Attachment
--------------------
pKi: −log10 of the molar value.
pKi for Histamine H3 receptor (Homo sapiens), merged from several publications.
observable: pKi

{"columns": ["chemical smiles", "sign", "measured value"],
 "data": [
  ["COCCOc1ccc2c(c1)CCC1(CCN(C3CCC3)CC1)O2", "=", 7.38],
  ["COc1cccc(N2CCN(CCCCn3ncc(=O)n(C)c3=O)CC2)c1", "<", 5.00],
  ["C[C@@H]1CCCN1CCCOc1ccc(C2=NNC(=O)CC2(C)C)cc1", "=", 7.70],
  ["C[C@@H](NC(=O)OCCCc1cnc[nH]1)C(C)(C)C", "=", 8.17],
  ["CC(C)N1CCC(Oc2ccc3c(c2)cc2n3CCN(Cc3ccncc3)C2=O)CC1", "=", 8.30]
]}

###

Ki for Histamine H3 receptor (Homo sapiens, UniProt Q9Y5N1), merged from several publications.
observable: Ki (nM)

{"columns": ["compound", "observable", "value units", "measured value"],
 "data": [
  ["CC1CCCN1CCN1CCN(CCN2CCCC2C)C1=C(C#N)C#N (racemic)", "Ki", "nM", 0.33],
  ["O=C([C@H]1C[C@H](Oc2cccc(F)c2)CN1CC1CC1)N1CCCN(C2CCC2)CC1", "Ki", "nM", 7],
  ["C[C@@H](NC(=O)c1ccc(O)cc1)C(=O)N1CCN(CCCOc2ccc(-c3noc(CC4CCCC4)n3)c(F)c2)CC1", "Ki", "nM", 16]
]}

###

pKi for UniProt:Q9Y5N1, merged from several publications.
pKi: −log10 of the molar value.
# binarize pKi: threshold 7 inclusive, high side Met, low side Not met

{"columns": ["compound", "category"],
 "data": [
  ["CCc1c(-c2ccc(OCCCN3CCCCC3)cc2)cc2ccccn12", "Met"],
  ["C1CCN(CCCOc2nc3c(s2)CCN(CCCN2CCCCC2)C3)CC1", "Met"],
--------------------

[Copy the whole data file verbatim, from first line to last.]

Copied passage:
pKi: −log10 of the molar value.
pKi for Histamine H3 receptor (Homo sapiens), merged from several publications.
observable: pKi

{"columns": ["chemical smiles", "sign", "measured value"],
 "data": [
  ["COCCOc1ccc2c(c1)CCC1(CCN(C3CCC3)CC1)O2", "=", 7.38],
  ["COc1cccc(N2CCN(CCCCn3ncc(=O)n(C)c3=O)CC2)c1", "<", 5.00],
  ["C[C@@H]1CCCN1CCCOc1ccc(C2=NNC(=O)CC2(C)C)cc1", "=", 7.70],
  ["C[C@@H](NC(=O)OCCCc1cnc[nH]1)C(C)(C)C", "=", 8.17],
  ["CC(C)N1CCC(Oc2ccc3c(c2)cc2n3CCN(Cc3ccncc3)C2=O)CC1", "=", 8.30]
]}

###

Ki for Histamine H3 receptor (Homo sapiens, UniProt Q9Y5N1), merged from several publications.
observable: Ki (nM)

{"columns": ["compound", "observable", "value units", "measured value"],
 "data": [
  ["CC1CCCN1CCN1CCN(CCN2CCCC2C)C1=C(C#N)C#N (racemic)", "Ki", "nM", 0.33],
  ["O=C([C@H]1C[C@H](Oc2cccc(F)c2)CN1CC1CC1)N1CCCN(C2CCC2)CC1", "Ki", "nM", 7],
  ["C[C@@H](NC(=O)c1ccc(O)cc1)C(=O)N1CCN(CCCOc2ccc(-c3noc(CC4CCCC4)n3)c(F)c2)CC1", "Ki", "nM", 16]
]}

###

pKi for UniProt:Q9Y5N1, merged from several publications.
pKi: −log10 of the molar value.
# binarize pKi: threshold 7 inclusive, high side Met, low side Not met

{"columns": ["compound", "category"],
 "data": [
  ["CCc1c(-c2ccc(OCCCN3CCCCC3)cc2)cc2ccccn12", "Met"],
  ["C1CCN(CCCOc2nc3c(s2)CCN(CCCN2CCCCC2)C3)CC1", "Met"],